So - first, will the cracked window likely be flagged by an FHA appraiser (it's a double pane, cracked on only the outside side.)
Also, *and more importantly* what is our obligation as a seller to pay for the buyer's FHA repairs? Obviously, they could walk away, but is it reasonable to ask them to pay for these repairs?
Question answered by Glenn S
Your obligation is whatever you agreed to in the purchase contract and how badly you want to sell your property. Just remember, chances are if the first buyer passes on your property so will the next buyer if you are unwilling to sell the property in a livable standard. Most FHA buyers are purchasing on a wing and a prayer. Other words, they have just enough money to purchase your home with the down payment and closing costs. They don't have the money to make repairs.
Cracked windows don't have to repaired, broken window do. Here in California, hot water heaters must be strapped down.
Required Repairs: Required repairs are limited to those repairs necessary to preserve the continued marketability of the property and to protect the health and safety of the occupants, A.K.A. the three S's:
Safety: protect the health and safety of the occupants
Security: protect the security of the property (security for the FHA insured mortgage.)
Soundness: correct physical deficiencies or conditions affecting structural integrity
Listed below are the most common repairs or requirements noted by appraisers. These items, I noted by the appraiser, will have to be corrected prior to proceeding to settlement.
1. Paint. Chipping, peeling paint must be scraped and painted. This includes interior, exterior, garages, sheds, fences, etc.
2. Windows. Broken windows should be replaced.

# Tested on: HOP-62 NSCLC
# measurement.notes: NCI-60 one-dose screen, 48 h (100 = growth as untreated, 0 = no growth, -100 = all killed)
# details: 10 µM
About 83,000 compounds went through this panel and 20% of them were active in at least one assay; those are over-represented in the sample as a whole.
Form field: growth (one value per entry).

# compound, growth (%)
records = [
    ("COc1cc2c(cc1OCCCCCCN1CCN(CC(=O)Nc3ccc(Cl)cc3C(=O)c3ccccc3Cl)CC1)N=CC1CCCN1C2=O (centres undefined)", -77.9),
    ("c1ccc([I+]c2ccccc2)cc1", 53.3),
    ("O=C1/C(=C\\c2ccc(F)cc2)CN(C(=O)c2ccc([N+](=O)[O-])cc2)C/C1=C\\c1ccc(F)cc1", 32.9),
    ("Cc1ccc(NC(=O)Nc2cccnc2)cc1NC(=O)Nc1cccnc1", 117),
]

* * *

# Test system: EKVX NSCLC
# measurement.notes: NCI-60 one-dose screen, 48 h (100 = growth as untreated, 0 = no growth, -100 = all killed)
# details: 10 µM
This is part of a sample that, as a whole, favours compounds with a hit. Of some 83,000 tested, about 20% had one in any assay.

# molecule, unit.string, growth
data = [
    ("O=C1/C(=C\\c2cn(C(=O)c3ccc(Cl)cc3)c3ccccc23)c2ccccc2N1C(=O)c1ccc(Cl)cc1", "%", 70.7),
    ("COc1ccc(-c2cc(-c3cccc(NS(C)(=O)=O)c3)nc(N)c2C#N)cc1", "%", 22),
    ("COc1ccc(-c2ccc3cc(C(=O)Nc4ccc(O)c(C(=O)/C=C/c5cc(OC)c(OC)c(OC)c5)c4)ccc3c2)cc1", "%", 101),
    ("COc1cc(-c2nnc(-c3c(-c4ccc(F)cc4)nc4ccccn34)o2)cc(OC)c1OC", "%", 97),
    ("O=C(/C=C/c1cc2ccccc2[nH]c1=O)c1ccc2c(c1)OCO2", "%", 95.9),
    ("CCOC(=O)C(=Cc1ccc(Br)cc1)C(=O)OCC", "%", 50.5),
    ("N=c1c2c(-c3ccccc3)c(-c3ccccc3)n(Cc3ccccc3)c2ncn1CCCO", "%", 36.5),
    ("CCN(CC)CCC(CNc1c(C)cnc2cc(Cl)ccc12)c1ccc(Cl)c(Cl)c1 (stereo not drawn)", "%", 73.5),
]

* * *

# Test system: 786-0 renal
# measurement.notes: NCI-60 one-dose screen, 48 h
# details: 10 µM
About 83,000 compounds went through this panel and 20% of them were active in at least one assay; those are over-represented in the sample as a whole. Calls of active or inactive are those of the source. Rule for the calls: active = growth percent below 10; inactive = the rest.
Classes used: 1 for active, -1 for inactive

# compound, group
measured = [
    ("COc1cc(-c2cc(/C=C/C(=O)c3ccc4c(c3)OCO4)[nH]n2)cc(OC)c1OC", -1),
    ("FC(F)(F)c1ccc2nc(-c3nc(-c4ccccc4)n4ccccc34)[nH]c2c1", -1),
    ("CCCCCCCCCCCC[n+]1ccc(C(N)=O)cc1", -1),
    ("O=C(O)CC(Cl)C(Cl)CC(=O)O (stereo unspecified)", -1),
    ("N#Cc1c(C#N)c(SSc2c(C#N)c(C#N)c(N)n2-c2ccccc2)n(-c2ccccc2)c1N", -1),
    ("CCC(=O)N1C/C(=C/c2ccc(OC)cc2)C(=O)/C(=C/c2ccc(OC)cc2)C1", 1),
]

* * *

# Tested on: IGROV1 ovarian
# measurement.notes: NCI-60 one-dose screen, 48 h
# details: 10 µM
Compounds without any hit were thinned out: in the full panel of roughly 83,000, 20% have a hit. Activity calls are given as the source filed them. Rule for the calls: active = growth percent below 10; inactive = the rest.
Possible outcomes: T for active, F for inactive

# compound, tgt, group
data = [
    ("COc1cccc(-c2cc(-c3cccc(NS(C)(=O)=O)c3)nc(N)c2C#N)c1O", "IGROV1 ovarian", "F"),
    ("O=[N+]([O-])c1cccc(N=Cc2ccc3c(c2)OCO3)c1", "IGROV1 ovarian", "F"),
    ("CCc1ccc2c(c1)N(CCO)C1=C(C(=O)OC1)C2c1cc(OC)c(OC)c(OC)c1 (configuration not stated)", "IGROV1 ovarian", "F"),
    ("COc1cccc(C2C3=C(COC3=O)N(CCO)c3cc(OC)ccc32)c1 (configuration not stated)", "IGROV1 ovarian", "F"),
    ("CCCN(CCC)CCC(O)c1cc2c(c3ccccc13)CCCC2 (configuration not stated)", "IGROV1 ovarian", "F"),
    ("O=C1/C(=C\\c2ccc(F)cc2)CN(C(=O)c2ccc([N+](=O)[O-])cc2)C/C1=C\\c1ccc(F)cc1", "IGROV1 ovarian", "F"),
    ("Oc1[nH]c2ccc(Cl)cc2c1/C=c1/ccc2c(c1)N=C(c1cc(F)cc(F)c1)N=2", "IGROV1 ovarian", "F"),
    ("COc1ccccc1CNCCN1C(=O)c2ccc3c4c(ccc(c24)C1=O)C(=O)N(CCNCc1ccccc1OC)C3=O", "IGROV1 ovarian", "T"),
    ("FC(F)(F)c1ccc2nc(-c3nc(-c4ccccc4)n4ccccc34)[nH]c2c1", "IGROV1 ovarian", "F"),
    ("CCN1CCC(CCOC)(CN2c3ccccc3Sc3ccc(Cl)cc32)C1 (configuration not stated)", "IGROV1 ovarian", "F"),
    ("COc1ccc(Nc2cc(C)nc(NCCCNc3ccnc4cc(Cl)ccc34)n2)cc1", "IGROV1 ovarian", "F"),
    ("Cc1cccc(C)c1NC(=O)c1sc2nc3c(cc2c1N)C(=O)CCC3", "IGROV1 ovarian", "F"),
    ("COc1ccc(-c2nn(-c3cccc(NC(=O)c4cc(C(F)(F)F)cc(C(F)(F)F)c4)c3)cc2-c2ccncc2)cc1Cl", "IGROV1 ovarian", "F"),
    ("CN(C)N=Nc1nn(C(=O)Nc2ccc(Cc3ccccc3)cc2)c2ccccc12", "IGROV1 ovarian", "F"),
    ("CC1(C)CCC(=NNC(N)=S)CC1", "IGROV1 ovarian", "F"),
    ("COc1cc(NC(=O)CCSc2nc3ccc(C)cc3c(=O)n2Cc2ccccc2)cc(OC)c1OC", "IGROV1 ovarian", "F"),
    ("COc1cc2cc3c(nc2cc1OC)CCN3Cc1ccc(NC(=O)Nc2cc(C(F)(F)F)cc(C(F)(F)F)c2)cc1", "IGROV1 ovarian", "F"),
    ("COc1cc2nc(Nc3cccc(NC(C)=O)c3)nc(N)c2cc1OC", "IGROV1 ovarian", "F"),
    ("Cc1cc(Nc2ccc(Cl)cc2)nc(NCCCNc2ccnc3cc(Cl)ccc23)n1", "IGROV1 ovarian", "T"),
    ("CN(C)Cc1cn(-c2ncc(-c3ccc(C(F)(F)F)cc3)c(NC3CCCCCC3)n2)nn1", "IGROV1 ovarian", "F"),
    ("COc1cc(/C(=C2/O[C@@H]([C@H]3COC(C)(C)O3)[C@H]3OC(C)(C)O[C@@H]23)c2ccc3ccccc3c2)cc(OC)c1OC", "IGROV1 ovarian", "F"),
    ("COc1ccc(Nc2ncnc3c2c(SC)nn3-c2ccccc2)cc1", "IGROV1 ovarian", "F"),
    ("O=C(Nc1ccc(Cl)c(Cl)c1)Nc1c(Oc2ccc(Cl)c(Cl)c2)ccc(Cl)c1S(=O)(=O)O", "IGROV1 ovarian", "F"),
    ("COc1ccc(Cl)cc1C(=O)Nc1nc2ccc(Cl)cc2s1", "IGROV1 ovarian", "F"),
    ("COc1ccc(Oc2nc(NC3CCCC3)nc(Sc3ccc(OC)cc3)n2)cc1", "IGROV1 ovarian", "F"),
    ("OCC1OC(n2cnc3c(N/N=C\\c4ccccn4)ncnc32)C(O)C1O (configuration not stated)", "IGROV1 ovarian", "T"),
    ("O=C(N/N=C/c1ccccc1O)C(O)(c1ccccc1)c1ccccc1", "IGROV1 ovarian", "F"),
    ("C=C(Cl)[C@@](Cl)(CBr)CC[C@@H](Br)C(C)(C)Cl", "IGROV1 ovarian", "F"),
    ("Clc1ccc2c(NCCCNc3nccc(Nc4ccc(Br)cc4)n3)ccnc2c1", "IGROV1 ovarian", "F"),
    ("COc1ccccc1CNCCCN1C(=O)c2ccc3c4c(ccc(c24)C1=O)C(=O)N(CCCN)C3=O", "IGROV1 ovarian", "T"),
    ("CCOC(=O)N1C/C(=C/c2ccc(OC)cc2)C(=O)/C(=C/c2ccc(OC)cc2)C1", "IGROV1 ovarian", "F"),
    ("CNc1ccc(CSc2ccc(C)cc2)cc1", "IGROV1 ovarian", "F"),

3. Handrails. Handrails should be installed at three or more stairs.
4. Infestation of any kind should be exterminated and carry a 12 month warranty/ guarantee (i.e., insects, mice, bats, etc.).
5. Exit Doors. Cracked or damaged exit doors that are otherwise inoperable.
6. Trip Hazards. i.e. cracked or partially heaving sidewalks, poorly installed carpeting.
7. Driveway. Lack of an all weather driveway surfaces.
8. Countertops. Rotten or worn out counter tops.
9. Inadequate access/ egress from bedrooms to exterior of home.
10. Flooring. Defective floor finish or covering (worn through the finish, badly soiled carpeting, etc.)
11. Walls. Damaged plaster, sheet rock or other wall and ceiling materials in homes constructed post- 1978.
12. Crawl Space. If there is a crawl space, it will be the homeowner's responsibility to make this area accessible so that it can be thoroughly inspected. All debris and trash in a crawl space has to be removed
13. Wet Basements. The cause of Wet basements should be cured (i.e., improve drainage away from house, gutters, etc.).
14. Structural or foundation problems must be repaired. Such as foundation damage caused by excessive settlement, bulging foundation wall or standing water against the foundation.
15. Well/ Septic. Abandoned inoperable wells must be capped and sealed by a licensed well sealing contractor. A clean well and septic inspection can be required at the discretion of the lender.
16. Flammable storage tanks must be removed and filler cap sealed from the inside (i.e., buried oil tank).
17. Poor workmanship.
18. Roof. Roof should have 2-3 years of useful life remaining and no more than 2 layers of shingles. If the home is over 10 years old, you must remove snow from a large portion of the roof for inspection by the appraiser. A roof certification may be required at the discretion of the lender. Leaking or worn out roofs (if 3 or more layers of shingles on leaking or worn out roof, all existing shingles must be removed before re-roofing).
19. Plumbing, electrical, heating systems. Electric service must be 60 amp or greater. Electric certification may be required if 60 amp appears to be overloaded (i.e., larger than 1000 sq. feet with many major electrical appliances). Damaged or inoperable plumbing, electric and heating systems should be repaired. The appraiser will check these areas. This includes leaky faucets or running toilets. Any faulty or mechanical systems must be operable prior to settlement.